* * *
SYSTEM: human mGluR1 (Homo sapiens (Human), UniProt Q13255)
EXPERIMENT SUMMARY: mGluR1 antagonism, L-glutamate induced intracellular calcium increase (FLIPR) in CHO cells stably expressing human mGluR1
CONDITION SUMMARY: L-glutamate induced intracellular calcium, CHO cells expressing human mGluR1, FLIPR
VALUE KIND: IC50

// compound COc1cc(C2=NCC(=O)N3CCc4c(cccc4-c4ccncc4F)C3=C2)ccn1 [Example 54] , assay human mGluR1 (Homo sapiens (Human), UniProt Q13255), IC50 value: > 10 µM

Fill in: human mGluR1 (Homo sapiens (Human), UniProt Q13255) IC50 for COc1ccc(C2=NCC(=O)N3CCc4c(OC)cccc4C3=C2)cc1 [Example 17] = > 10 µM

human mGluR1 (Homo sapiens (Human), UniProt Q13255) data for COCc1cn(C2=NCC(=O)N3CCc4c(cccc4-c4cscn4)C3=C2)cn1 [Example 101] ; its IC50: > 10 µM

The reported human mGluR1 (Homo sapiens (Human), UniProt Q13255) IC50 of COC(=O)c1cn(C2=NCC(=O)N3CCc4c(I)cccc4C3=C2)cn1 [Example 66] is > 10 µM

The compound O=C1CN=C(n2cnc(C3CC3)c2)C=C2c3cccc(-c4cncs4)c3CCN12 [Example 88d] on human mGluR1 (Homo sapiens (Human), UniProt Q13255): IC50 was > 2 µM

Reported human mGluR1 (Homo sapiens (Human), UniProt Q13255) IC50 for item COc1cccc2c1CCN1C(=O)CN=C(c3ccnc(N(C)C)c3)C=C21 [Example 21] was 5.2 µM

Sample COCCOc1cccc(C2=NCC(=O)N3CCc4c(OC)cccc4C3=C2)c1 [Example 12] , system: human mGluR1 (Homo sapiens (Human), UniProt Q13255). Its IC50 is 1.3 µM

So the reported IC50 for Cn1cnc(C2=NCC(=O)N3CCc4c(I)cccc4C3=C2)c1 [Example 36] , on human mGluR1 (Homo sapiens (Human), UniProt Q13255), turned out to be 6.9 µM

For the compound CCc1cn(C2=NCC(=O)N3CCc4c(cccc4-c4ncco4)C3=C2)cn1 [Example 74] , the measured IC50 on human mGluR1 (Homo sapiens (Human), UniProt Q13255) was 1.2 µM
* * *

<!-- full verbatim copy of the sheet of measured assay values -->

SYSTEM: human mGluR1 (Homo sapiens (Human), UniProt Q13255)
EXPERIMENT SUMMARY: mGluR1 antagonism, L-glutamate induced intracellular calcium increase (FLIPR) in CHO cells stably expressing human mGluR1
CONDITION SUMMARY: L-glutamate induced intracellular calcium, CHO cells expressing human mGluR1, FLIPR
VALUE KIND: IC50

// compound COc1cc(C2=NCC(=O)N3CCc4c(cccc4-c4ccncc4F)C3=C2)ccn1 [Example 54] , assay human mGluR1 (Homo sapiens (Human), UniProt Q13255), IC50 value: > 10 µM

Fill in: human mGluR1 (Homo sapiens (Human), UniProt Q13255) IC50 for COc1ccc(C2=NCC(=O)N3CCc4c(OC)cccc4C3=C2)cc1 [Example 17] = > 10 µM

human mGluR1 (Homo sapiens (Human), UniProt Q13255) data for COCc1cn(C2=NCC(=O)N3CCc4c(cccc4-c4cscn4)C3=C2)cn1 [Example 101] ; its IC50: > 10 µM

The reported human mGluR1 (Homo sapiens (Human), UniProt Q13255) IC50 of COC(=O)c1cn(C2=NCC(=O)N3CCc4c(I)cccc4C3=C2)cn1 [Example 66] is > 10 µM

The compound O=C1CN=C(n2cnc(C3CC3)c2)C=C2c3cccc(-c4cncs4)c3CCN12 [Example 88d] on human mGluR1 (Homo sapiens (Human), UniProt Q13255): IC50 was > 2 µM

Reported human mGluR1 (Homo sapiens (Human), UniProt Q13255) IC50 for item COc1cccc2c1CCN1C(=O)CN=C(c3ccnc(N(C)C)c3)C=C21 [Example 21] was 5.2 µM

Sample COCCOc1cccc(C2=NCC(=O)N3CCc4c(OC)cccc4C3=C2)c1 [Example 12] , system: human mGluR1 (Homo sapiens (Human), UniProt Q13255). Its IC50 is 1.3 µM

So the reported IC50 for Cn1cnc(C2=NCC(=O)N3CCc4c(I)cccc4C3=C2)c1 [Example 36] , on human mGluR1 (Homo sapiens (Human), UniProt Q13255), turned out to be 6.9 µM

For the compound CCc1cn(C2=NCC(=O)N3CCc4c(cccc4-c4ncco4)C3=C2)cn1 [Example 74] , the measured IC50 on human mGluR1 (Homo sapiens (Human), UniProt Q13255) was 1.2 µM